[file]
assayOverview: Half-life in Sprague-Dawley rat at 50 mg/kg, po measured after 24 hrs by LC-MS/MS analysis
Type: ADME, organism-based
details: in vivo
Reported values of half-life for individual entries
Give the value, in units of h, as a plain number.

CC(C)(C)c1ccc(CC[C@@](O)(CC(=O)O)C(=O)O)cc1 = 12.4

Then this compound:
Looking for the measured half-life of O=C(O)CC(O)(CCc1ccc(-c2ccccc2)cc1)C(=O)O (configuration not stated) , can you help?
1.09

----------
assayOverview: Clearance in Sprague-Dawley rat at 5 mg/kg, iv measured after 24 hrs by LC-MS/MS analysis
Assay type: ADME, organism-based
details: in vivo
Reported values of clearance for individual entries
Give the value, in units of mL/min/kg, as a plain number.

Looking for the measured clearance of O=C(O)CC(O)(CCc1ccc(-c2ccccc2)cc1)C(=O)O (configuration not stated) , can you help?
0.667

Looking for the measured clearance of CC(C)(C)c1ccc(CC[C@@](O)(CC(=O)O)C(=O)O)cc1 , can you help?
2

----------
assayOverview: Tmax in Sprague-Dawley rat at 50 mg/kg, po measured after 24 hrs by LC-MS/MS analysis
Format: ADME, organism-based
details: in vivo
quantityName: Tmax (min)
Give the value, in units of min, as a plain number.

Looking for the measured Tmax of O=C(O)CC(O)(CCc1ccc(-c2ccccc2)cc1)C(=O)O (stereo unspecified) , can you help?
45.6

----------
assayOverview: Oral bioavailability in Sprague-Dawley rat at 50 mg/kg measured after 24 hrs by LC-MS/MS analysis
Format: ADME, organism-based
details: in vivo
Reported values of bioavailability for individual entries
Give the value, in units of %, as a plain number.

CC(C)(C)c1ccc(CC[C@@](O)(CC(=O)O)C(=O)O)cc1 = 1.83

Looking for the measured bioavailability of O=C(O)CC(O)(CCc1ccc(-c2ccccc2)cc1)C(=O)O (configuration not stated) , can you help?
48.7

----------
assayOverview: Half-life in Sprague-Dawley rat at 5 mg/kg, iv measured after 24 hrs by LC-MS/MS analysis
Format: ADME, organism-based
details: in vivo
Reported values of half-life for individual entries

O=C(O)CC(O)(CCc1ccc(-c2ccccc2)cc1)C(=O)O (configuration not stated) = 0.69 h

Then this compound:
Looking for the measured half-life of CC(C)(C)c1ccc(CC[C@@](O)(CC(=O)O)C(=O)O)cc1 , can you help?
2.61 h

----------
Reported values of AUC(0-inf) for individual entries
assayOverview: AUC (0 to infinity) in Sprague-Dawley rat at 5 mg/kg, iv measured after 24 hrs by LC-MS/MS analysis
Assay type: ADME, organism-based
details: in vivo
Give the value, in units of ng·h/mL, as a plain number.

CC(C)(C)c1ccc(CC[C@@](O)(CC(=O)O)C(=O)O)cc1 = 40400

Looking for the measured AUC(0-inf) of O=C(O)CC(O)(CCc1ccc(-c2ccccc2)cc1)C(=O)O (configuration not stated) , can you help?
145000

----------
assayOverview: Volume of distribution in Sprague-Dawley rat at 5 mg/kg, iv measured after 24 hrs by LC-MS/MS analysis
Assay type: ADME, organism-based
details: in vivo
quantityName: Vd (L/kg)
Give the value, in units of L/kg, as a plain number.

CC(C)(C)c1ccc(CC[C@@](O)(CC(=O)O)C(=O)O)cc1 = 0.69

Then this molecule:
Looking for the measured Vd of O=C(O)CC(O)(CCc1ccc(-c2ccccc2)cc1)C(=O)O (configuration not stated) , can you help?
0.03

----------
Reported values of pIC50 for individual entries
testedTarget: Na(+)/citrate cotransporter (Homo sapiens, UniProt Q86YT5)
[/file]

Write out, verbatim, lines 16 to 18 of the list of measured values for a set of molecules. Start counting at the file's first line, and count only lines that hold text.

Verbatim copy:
Looking for the measured clearance of O=C(O)CC(O)(CCc1ccc(-c2ccccc2)cc1)C(=O)O (configuration not stated) , can you help?
0.667

Looking for the measured clearance of CC(C)(C)c1ccc(CC[C@@](O)(CC(=O)O)C(=O)O)cc1 , can you help?